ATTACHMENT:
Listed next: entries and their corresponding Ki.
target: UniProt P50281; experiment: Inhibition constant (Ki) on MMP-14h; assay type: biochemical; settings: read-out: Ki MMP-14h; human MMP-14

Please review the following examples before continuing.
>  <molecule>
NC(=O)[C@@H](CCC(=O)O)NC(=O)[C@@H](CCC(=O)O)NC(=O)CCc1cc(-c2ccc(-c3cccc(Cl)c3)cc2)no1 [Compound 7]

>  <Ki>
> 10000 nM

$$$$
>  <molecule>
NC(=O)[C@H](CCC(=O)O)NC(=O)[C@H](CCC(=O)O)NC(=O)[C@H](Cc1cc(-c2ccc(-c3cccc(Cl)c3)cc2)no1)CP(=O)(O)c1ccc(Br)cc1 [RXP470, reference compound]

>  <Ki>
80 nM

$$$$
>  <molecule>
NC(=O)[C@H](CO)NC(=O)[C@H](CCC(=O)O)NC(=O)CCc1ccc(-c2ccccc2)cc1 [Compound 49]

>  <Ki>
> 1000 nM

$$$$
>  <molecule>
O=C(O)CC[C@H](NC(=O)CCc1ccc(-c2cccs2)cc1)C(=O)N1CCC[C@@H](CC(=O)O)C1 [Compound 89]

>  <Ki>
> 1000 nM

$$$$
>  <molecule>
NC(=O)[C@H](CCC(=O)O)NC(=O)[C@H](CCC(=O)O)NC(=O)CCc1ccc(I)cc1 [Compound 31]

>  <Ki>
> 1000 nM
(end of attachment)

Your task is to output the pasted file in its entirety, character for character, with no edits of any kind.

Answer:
Listed next: entries and their corresponding Ki.
target: UniProt P50281; experiment: Inhibition constant (Ki) on MMP-14h; assay type: biochemical; settings: read-out: Ki MMP-14h; human MMP-14

Please review the following examples before continuing.
>  <molecule>
NC(=O)[C@@H](CCC(=O)O)NC(=O)[C@@H](CCC(=O)O)NC(=O)CCc1cc(-c2ccc(-c3cccc(Cl)c3)cc2)no1 [Compound 7]

>  <Ki>
> 10000 nM

$$$$
>  <molecule>
NC(=O)[C@H](CCC(=O)O)NC(=O)[C@H](CCC(=O)O)NC(=O)[C@H](Cc1cc(-c2ccc(-c3cccc(Cl)c3)cc2)no1)CP(=O)(O)c1ccc(Br)cc1 [RXP470, reference compound]

>  <Ki>
80 nM

$$$$
>  <molecule>
NC(=O)[C@H](CO)NC(=O)[C@H](CCC(=O)O)NC(=O)CCc1ccc(-c2ccccc2)cc1 [Compound 49]

>  <Ki>
> 1000 nM

$$$$
>  <molecule>
O=C(O)CC[C@H](NC(=O)CCc1ccc(-c2cccs2)cc1)C(=O)N1CCC[C@@H](CC(=O)O)C1 [Compound 89]

>  <Ki>
> 1000 nM

$$$$
>  <molecule>
NC(=O)[C@H](CCC(=O)O)NC(=O)[C@H](CCC(=O)O)NC(=O)CCc1ccc(I)cc1 [Compound 31]

>  <Ki>
> 1000 nM